Blog Articles

Cheers for us – for Switzerland!

Cheers for us – for Switzerland!

Rafael Strub  –  14.09.23

Those were the days when Andreas Bourani’s catchy tune was played up and down in 2014, just in time for the World Cup in Brazil. The inevitable happened; Germany became world champion, the sky was the limit. Collective ecstasy, in short ” cheers for us”.  One year later, in 2015, the slogan was “We can do it.” Germany’s motto years had reached their peak.

Times have changed a lot since then. One pandemic and one undigested economic crisis later, with an ongoing war on our doorstep, abrupt rifts in economic performance, innovation, technological progress and political upheaval are revealing themselves within Europe. The old continent’s draught horses are limping under the burden placed upon them. Increasing tendencies appear primarily in the areas of regulation and new legislation. The danger of some states degenerating into so-called satrap economies can hardly be minimized.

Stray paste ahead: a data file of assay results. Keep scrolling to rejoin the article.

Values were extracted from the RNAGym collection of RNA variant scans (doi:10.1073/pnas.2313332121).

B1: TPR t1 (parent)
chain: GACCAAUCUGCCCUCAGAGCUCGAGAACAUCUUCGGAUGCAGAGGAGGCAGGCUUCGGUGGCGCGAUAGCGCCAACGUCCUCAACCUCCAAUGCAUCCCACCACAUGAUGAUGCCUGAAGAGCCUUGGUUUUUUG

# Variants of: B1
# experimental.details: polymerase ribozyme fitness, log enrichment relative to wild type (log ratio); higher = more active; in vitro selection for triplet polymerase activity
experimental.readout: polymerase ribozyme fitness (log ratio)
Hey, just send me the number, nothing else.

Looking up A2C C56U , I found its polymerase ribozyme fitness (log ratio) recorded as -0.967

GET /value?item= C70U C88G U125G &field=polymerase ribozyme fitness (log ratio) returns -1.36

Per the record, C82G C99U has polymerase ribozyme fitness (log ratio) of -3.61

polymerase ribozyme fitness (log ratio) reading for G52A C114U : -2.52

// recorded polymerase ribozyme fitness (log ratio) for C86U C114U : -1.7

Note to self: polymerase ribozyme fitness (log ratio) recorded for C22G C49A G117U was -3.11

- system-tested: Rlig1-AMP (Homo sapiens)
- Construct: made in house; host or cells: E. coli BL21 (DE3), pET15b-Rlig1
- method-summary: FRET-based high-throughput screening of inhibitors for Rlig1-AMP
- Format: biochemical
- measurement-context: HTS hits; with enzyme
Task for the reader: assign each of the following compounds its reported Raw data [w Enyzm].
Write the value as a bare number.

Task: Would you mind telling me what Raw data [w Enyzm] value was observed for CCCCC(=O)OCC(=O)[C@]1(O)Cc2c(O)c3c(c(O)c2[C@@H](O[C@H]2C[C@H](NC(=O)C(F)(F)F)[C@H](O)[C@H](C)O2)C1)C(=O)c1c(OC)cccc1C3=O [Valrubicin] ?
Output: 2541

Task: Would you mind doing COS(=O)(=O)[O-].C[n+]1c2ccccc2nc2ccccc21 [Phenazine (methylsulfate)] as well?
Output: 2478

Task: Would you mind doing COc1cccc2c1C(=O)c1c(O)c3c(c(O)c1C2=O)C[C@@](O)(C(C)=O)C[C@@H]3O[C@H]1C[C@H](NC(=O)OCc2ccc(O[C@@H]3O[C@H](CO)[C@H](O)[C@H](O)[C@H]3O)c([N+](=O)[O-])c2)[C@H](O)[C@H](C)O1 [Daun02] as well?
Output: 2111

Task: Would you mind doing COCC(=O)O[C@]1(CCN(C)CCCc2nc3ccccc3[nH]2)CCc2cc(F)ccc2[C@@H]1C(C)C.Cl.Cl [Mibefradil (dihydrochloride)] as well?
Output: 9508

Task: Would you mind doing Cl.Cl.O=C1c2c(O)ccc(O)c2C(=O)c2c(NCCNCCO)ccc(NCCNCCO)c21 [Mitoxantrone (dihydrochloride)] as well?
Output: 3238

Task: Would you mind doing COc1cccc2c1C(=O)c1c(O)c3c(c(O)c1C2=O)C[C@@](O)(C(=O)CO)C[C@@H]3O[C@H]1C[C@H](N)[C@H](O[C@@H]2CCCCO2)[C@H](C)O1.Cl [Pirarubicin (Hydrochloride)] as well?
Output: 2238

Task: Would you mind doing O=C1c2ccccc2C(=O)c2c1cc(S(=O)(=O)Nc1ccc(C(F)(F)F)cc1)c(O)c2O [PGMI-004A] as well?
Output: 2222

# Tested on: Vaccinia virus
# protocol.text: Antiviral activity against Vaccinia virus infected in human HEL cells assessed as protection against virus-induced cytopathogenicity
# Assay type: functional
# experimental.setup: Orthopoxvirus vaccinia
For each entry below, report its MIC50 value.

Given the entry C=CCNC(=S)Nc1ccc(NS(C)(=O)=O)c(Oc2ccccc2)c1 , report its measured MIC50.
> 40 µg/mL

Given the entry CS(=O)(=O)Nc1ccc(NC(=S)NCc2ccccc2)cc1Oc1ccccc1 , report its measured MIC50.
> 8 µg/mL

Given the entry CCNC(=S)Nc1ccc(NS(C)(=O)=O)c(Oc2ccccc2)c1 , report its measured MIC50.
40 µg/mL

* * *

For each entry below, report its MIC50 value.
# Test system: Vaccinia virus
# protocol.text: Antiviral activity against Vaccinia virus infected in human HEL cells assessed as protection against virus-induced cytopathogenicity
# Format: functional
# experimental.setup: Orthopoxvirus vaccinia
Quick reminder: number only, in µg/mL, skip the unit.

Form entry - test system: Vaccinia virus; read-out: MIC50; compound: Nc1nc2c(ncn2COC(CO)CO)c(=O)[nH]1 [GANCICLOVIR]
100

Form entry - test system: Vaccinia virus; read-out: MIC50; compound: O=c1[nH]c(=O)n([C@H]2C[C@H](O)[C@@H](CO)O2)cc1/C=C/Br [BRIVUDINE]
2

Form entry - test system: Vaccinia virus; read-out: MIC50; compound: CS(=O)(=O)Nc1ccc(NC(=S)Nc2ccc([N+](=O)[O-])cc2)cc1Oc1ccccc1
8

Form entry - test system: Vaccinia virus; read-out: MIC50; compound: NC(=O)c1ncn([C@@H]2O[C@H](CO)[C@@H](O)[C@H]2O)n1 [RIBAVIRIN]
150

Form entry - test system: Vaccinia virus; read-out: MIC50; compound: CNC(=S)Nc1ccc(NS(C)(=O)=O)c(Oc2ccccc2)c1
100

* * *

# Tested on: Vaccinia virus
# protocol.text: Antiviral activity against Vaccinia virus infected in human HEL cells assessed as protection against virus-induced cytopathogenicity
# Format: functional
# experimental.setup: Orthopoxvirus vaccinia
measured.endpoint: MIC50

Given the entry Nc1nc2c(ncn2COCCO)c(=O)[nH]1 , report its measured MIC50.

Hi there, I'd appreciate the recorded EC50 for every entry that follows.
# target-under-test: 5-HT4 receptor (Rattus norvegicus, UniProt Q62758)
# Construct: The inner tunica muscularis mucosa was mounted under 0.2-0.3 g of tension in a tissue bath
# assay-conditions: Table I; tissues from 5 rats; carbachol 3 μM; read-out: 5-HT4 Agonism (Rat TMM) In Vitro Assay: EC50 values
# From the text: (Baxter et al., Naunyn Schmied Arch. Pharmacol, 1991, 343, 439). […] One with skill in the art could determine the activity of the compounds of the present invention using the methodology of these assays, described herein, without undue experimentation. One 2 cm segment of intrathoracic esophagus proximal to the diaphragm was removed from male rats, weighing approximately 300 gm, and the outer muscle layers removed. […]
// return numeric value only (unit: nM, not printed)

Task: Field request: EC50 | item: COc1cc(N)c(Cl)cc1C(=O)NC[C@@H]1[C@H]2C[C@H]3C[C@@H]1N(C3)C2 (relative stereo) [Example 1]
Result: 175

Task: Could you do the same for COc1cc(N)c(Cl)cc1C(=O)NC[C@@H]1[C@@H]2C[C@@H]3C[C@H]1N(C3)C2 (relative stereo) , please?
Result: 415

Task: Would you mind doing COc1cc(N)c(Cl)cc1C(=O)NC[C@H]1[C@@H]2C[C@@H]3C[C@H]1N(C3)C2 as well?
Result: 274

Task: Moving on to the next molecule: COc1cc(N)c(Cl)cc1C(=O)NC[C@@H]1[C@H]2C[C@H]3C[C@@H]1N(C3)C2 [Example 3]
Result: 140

And yet they do exist, the quiet, unagitated, successful and no less self-confident creators in Europe. Switzerland can count itself among them. Together with most Scandinavian countries, we are on the sunny side. In Switzerland, we don’t talk, we just do. Quietly and orderly. Because the bigger and louder the sounds, the bigger the problems. Unfortunately, we have observed this comparative too often in the recent past.

Major divergences are also evident in European inflation rates. In Switzerland, the inflation rate in August was 1.6%, while in the euro zone it was 5.3%. In Germany, the figure is as high as 6.1%. So how does Switzerland manage to maintain such a low inflation rate compared to its neighboring countries?

As is often the case, economic development is based on a variety of factors. One important factor is certainly the Swiss franc – the safe haven, as it is often referred to in times of crisis. Since its low point in spring 2021, the Swiss franc has appreciated by more than 15% against the euro. This has discreetly absorbed some of the imported inflationary pressure.